24 July 2012

Energy and water: More than meets the eye

Editor's note: James Workman taught "Unlocking the Real Worth of Water" as a visiting professor at Wesleyan University last semester. He told his students that they -- like all people -- needed to be "water resource managers" because water allocations are increasingly driven by subjective individual values, not top-down planing. The students addressed these ideas from different perspectives (local utility, energy/water nexus, and water and food trade); each choose one essay to post here. Please tell them what they got right or wrong.

Hichem Hadjeres writes...

I was really excited about getting an internship for Joule Assets, a start-up company that specializes in energy efficiency consulting for businesses, and although I had the rather basic and mundane task of researching and entering information into a massive database to be used by future clients, I developed a firm grasp on the inner workings of the energy industry, especially as they pertain to vulnerabilities. For example, I learned that one of the main issues that electricity utilities face is keeping up with demand during the summer months, and while utilities certainly have the resources and capacity to supply electricity, it is far too costly for them to do so, resulting in profit losses. As a result, utilities implement demand response programs, which pay customers to use less during peak hours of demand, and they do this in order to save on production costs such as fuel.

Initially, it seemed to me that utilities were on top of their game by cutting costs and reducing externalities through programs like demand response. However, I soon realized that many utilities do not factor the single most important resource of electricity production when calculating costs, water. With the exception of solar panels and wind turbines, all conventional methods to produce electricity are extremely water intensive. If there is a shortage of water, there will be a shortage of electricity; this was the case in the 2007 drought in the western U.S., whose unprecedented water shortages saw significant reductions in electricity production.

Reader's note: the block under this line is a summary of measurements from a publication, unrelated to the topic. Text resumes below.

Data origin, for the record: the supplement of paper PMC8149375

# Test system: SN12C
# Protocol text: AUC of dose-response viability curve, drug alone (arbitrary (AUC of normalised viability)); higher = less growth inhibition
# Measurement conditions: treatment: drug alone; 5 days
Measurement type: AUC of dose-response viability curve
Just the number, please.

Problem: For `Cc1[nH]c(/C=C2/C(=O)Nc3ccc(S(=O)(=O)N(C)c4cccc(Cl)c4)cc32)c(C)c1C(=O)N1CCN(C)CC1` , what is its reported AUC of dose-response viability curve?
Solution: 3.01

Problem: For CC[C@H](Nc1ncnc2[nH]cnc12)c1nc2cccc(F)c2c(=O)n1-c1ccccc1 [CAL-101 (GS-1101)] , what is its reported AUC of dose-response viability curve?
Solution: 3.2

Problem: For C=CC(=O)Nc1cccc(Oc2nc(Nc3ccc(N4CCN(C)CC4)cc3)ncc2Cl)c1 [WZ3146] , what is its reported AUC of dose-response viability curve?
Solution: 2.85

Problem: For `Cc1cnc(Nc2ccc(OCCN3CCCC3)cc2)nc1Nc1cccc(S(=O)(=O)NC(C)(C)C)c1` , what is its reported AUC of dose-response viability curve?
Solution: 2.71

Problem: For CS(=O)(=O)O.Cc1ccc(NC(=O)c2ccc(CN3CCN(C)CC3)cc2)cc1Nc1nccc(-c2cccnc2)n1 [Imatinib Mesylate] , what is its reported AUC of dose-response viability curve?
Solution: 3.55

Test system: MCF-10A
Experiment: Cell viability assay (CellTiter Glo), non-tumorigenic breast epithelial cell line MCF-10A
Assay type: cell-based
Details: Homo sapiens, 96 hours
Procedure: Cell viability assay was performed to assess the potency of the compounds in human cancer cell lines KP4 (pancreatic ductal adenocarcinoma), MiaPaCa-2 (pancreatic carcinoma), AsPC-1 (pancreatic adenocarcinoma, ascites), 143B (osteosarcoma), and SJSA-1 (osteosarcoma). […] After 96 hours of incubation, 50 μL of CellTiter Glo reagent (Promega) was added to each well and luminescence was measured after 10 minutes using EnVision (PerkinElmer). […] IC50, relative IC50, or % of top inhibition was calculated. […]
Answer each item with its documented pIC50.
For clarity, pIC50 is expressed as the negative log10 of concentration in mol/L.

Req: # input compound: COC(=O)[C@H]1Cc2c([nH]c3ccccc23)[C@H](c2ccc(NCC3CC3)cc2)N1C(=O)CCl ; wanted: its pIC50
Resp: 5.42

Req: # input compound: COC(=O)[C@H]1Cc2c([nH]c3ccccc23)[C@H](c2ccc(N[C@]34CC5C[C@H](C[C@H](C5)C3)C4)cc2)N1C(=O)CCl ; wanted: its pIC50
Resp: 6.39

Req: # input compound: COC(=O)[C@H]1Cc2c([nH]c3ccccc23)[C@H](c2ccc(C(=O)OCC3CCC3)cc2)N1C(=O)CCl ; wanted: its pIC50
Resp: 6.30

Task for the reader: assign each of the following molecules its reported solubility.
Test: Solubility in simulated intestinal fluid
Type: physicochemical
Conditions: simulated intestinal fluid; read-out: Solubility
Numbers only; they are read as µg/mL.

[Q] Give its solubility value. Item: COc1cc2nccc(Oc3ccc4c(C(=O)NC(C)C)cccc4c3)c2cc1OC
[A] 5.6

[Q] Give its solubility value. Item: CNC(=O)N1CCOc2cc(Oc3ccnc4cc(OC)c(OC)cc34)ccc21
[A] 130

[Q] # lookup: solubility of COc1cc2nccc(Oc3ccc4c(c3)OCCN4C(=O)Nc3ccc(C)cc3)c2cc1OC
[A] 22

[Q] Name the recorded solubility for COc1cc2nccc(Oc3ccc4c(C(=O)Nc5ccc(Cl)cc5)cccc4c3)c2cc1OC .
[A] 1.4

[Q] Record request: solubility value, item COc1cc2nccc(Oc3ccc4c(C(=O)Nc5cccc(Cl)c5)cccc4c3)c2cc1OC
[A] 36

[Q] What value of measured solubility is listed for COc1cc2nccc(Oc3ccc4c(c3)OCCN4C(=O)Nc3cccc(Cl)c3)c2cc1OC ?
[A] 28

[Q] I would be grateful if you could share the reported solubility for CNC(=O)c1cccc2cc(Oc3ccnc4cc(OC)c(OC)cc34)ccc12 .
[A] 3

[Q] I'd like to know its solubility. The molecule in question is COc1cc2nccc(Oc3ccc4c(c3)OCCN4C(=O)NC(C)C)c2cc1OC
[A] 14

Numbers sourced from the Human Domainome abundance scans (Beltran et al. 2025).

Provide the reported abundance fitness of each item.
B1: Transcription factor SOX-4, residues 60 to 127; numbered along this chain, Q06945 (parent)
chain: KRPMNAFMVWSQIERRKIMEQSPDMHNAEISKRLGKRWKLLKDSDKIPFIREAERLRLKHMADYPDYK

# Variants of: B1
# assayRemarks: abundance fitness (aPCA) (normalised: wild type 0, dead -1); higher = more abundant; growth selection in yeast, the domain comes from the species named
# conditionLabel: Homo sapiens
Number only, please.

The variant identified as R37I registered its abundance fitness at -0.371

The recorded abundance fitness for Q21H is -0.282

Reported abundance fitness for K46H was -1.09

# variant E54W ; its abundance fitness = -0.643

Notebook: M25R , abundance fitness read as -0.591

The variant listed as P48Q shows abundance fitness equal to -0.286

While working for Joule Assets, I realized that the issue of water scarcity and its relationship to energy production almost never showed up in my research; in fact, the word “water” was absent in nearly all the documents and tariff sheets I was tasked with analyzing. Now, it is important to note that utilities are doing the right thing: Saving electricity means saving water, and vice versa. The issue, as far as I am concerned however, is not utilities’ contributions to curbing water consumption; rather it is their failure to make a connection between the water-energy nexus.

Until very recently, water and energy have been treated as two, completely isolated things, and this was largely as a result of the perceived abundance of water. It was not only until the aforementioned drought in 2007 that the U.S. Department of Energy began connecting the dots and looked at water and energy as one, inextricably linked entity.

As a result, I see the energy efficiency industry’s lack of attention on water scarcity as a weakness that can be converted into an opportunity. As I said previously, there is no explicit link between demand response and water efficiency as of yet; but there is a lot of potential to merge the two industries and make a lot of money in the process.

For example, NSTAR, the largest energy and gas supplier in my home state of Massachusetts, could cut costs considerably and make the most out of its demand response programs by investing more of its resources in water efficiency. It could take a vertically integrated market approach and incorporate water efficiency programs into its business, thereby maximizing profits and minimizing environmental costs, such our watersheds.

To conclude, the link between water and energy consumption/production has not received the attention it deserves, and the energy efficiency industry is perhaps most guilty of this. However, by default, energy efficiency programs like demand response will inevitably curb water consumption. The only issue is that the full potential of the water-energy nexus has not yet been exploited; for starters, utilities should start incorporating the word “water” in their dictionary.

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